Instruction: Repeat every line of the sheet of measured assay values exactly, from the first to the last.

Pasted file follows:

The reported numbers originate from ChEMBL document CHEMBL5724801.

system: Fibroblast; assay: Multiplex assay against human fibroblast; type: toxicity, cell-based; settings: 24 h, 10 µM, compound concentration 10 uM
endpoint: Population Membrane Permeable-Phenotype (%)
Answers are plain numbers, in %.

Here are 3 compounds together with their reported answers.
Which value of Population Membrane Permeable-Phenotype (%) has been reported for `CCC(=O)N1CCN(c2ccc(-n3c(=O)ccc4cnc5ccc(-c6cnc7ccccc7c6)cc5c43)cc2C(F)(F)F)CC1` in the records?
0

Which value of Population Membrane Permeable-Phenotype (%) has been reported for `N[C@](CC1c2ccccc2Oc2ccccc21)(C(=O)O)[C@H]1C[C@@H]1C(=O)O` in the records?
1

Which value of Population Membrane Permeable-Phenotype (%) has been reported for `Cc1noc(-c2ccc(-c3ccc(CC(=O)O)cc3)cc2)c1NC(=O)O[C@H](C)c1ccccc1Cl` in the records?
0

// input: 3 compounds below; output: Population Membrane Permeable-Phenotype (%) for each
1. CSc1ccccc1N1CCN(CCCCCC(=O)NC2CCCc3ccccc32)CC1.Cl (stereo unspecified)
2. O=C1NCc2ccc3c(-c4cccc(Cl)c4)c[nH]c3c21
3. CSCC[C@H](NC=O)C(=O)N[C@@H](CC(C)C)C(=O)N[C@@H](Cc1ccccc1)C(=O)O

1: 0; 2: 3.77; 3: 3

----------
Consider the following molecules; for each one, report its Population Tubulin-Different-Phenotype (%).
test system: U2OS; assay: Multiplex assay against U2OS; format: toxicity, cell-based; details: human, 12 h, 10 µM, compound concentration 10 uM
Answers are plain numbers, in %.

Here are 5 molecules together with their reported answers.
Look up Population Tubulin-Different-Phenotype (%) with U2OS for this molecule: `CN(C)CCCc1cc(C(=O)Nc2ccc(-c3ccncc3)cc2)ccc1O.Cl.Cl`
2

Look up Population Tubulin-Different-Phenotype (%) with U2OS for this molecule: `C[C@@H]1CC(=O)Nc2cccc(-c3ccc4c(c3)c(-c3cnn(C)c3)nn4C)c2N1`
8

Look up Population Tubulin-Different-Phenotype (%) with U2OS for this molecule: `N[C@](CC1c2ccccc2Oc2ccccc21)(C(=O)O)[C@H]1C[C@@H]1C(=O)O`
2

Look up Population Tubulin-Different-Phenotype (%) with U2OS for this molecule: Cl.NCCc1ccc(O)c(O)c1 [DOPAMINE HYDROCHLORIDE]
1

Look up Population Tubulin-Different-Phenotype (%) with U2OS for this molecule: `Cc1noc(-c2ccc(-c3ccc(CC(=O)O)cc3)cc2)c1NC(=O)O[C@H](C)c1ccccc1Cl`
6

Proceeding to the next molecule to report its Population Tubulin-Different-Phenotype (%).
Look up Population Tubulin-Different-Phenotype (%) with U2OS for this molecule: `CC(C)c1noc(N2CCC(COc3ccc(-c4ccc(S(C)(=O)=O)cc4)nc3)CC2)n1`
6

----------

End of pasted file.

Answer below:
The reported numbers originate from ChEMBL document CHEMBL5724801.

system: Fibroblast; assay: Multiplex assay against human fibroblast; type: toxicity, cell-based; settings: 24 h, 10 µM, compound concentration 10 uM
endpoint: Population Membrane Permeable-Phenotype (%)
Answers are plain numbers, in %.

Here are 3 compounds together with their reported answers.
Which value of Population Membrane Permeable-Phenotype (%) has been reported for `CCC(=O)N1CCN(c2ccc(-n3c(=O)ccc4cnc5ccc(-c6cnc7ccccc7c6)cc5c43)cc2C(F)(F)F)CC1` in the records?
0

Which value of Population Membrane Permeable-Phenotype (%) has been reported for `N[C@](CC1c2ccccc2Oc2ccccc21)(C(=O)O)[C@H]1C[C@@H]1C(=O)O` in the records?
1

Which value of Population Membrane Permeable-Phenotype (%) has been reported for `Cc1noc(-c2ccc(-c3ccc(CC(=O)O)cc3)cc2)c1NC(=O)O[C@H](C)c1ccccc1Cl` in the records?
0

// input: 3 compounds below; output: Population Membrane Permeable-Phenotype (%) for each
1. CSc1ccccc1N1CCN(CCCCCC(=O)NC2CCCc3ccccc32)CC1.Cl (stereo unspecified)
2. O=C1NCc2ccc3c(-c4cccc(Cl)c4)c[nH]c3c21
3. CSCC[C@H](NC=O)C(=O)N[C@@H](CC(C)C)C(=O)N[C@@H](Cc1ccccc1)C(=O)O

1: 0; 2: 3.77; 3: 3

----------
Consider the following molecules; for each one, report its Population Tubulin-Different-Phenotype (%).
test system: U2OS; assay: Multiplex assay against U2OS; format: toxicity, cell-based; details: human, 12 h, 10 µM, compound concentration 10 uM
Answers are plain numbers, in %.

Here are 5 molecules together with their reported answers.
Look up Population Tubulin-Different-Phenotype (%) with U2OS for this molecule: `CN(C)CCCc1cc(C(=O)Nc2ccc(-c3ccncc3)cc2)ccc1O.Cl.Cl`
2

Look up Population Tubulin-Different-Phenotype (%) with U2OS for this molecule: `C[C@@H]1CC(=O)Nc2cccc(-c3ccc4c(c3)c(-c3cnn(C)c3)nn4C)c2N1`
8

Look up Population Tubulin-Different-Phenotype (%) with U2OS for this molecule: `N[C@](CC1c2ccccc2Oc2ccccc21)(C(=O)O)[C@H]1C[C@@H]1C(=O)O`
2

Look up Population Tubulin-Different-Phenotype (%) with U2OS for this molecule: Cl.NCCc1ccc(O)c(O)c1 [DOPAMINE HYDROCHLORIDE]
1

Look up Population Tubulin-Different-Phenotype (%) with U2OS for this molecule: `Cc1noc(-c2ccc(-c3ccc(CC(=O)O)cc3)cc2)c1NC(=O)O[C@H](C)c1ccccc1Cl`
6

Proceeding to the next molecule to report its Population Tubulin-Different-Phenotype (%).
Look up Population Tubulin-Different-Phenotype (%) with U2OS for this molecule: `CC(C)c1noc(N2CCC(COc3ccc(-c4ccc(S(C)(=O)=O)cc4)nc3)CC2)n1`
6

----------